Now the purpose of evolution is the survival neither of the fittest nor of the defeatist. Were it the former, we would have to settle for Arnold Schwarzenegger; were it the latter, which ethically is a more sound proposition, we'd have to make do with Woody Allen. The purpose of evolution, believe it or not, is beauty, which survives it all and generates truth simply by being a fusion of the mental and the sensual. As it is always in the eye of the beholder, it can' t be wholly embodied save in words: that's what ushers in a poem, which is as incurably semantic as it is incurably euphonic.
No other language accumulates so much of this as does English. To be born into it or to arrive in it is the best boon that can befall a man. To prevent its keepers from full access to it is an anthropological crime, and that's what the present system of the distribution of poetry boils down to. I don't rightly know what's worse, burning books or not reading them. I think, though, that token publishing falls somewhere in between. I am sorry to put this so drastically, but when I think of the great works by the poets of this language bulldozed into neglect on the one hand, and then consider the mind-boggling demographic vista on the other, I feel that we are on the verge of a tremendous cultural backslide. And it is not the culture I am worried about, nor the fate of the great or not-so-great poets' works. What concerns me is that man, unable to articulate, to express himself adequately, reverts to action. Since the vocabulary of action is limited, as it were, to his body, he is bound to act violently, extending his vocabulary with a weapon where there should have been an adjective.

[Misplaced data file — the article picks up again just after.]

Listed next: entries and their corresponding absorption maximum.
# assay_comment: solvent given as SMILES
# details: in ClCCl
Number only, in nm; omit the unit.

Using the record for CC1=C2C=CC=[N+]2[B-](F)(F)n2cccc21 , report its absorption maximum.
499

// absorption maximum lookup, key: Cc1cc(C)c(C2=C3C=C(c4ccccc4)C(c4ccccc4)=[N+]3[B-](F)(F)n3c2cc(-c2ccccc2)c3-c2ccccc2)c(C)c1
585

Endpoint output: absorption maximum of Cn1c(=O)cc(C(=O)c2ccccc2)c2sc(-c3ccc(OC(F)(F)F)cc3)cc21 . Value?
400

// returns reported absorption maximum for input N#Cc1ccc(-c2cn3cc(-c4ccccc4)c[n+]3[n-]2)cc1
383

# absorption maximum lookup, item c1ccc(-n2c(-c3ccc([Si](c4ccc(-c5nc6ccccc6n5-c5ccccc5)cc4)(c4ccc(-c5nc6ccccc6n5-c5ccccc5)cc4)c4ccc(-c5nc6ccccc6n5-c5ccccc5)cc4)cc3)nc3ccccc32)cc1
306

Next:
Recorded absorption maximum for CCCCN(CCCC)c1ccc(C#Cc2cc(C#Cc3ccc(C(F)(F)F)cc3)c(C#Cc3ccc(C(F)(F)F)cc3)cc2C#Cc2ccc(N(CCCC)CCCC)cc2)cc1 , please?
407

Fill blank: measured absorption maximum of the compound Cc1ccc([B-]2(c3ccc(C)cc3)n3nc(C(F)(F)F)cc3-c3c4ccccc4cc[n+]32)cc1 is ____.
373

In short, the good old quaint ways should be abandoned. There should be a nationwide distribution of poetry, classic and contemporary. It should be handled privately, I suppose, but supported by the state. The age group it should be aiming at is 15 and up. The emphasis should be on the American classics; and as to who or what should be printed, that should be decided by a body of two or three people in the know, that is, by the poets. The academics, with their ideological bickering, should be kept out of it, for nobody has the authority to prescribe in this field on any grounds other than taste. Beauty and its attendant truth are not to be subordinated to any philosophical, political, or even ethical doctrine, since aesthetics is the mother of ethics and not the other way around. If you think otherwise, try to recall the circumstances in which you fall in love.